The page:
The XML (extensible markup language) revolution will be as important as the advent of the Internet itself in terms of its impact on the computing environment. And Microsoft Corp. is underscoring this point by investing US$5.5 billion in research and development this financial year, mainly in the seven software businesses built around its XML platform .Net.
Steve Ballmer, chief executive officer of Microsoft, said the investment will mainly be in core enabling technologies surrounding Windows, Office, MSN, home entertainment, CE mobility, server and tools, and in business solutions.
Speaking at Microsoft’s Apac Fusion 2002 partner event last week, Ballmer noted that each revolution in computing brought with it a new set of technologies, for example, the PC and DOS, graphical user interfaces and Windows, and the Internet with Internet Explorer and Internet Information Services.
“We think XML is the next major platform and .Net is our technology to help you value-add around that platform,” he said.
Describing XML as the “lingua franca” of the Internet, Ballmer said it held the answer to enterprise application integration, “cut and paste” application integration, and business-to-business e-commerce. “The future is XML … one architected approach to allow systems to talk together.”
The important thing in computing, he pointed out, is to allow people to leverage on each other’s work and to share it with others. The Internet did this by allowing users to leverage on communications standard. XML, he said, will be even more important -because it will serve an even more general purpose function.
XML will help enterprises address the number one issue that is facing them today, which is interoperability, he said. “The industry is coming together on this standard, for an architected approach to interoperability.”
But he acknowledged that Microsoft needed to recover from security issues. “Nimda and Code Red were a wake up call for us a year ago,” he said.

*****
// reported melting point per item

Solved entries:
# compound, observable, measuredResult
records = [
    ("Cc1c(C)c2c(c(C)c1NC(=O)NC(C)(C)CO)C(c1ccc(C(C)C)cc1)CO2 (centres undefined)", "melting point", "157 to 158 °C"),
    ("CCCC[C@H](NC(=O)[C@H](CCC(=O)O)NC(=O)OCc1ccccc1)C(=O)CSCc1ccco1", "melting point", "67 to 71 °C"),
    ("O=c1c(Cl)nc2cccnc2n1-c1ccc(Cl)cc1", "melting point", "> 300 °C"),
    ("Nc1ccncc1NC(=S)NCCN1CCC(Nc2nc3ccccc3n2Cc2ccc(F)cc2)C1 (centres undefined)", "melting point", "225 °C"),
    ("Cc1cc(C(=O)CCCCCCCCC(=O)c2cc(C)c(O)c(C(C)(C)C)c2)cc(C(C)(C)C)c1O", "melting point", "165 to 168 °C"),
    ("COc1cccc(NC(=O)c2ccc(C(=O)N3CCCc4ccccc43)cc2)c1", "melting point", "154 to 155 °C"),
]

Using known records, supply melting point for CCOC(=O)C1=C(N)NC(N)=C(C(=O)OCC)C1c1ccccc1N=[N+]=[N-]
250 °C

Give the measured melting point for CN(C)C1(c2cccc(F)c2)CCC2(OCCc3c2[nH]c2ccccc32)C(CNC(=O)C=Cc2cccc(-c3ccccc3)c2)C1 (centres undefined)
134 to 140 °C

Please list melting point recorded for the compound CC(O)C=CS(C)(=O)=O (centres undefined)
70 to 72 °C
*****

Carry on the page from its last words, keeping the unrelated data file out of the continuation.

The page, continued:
With .Net, customers will have to have absolute confidence in the core technologies that Microsoft will deliver. “They cannot have any doubts about the security and reliability,” he said.
He added that while capabilities and features are still important, security and trustworthiness are now top priority.
From Microsoft’s perspective, technology developments in XML will happen in three waves, said Ballmer.
The “Now” wave is taking place with strong XML support being built into products. An example is the Windows .Net Server, which will be rolled out early next year.
A year from now, a new version of SQL Server will herald the next wave. Code-named Yukon, it will feature XML as its native data type, and use .Net as its programming language.
In two years’ time, Ballmer sees XML making inroads into the Windows client. It will be XML from bottom up, from the file system to the user interface, he said.
He acknowledged that there will be competition from Sun, Oracle, IBM and Linux, “but that does not mean we can’t cooperate”. He pointed out that Microsoft is working with IBM in the Web services interoperability group. It is also studying how the Linux community shares resources and provides support, to see how Microsoft can leverage communities as a more important part of the support process.
Ballmer noted that there are about 35,000 certified Microsoft partners across the world.
In Singapore, for example, he gave the example of Singapore Computer Systems, which built a scalable procurement engine on .Net for the shipyard and property developers, and also built a trusted hub for securing, storing and managing digital content using Web services.
Microsoft is planning to add 80 people to strengthen its partnership program in this region this year, and setting aside US$20 million for support technology training and outreach programs, and US$30 million for marketing.
As a company, he said, if Microsoft does not keep pushing the frontiers, it will risk losing the market-leading position that it has. “We have to move forward, to add value in new ways.”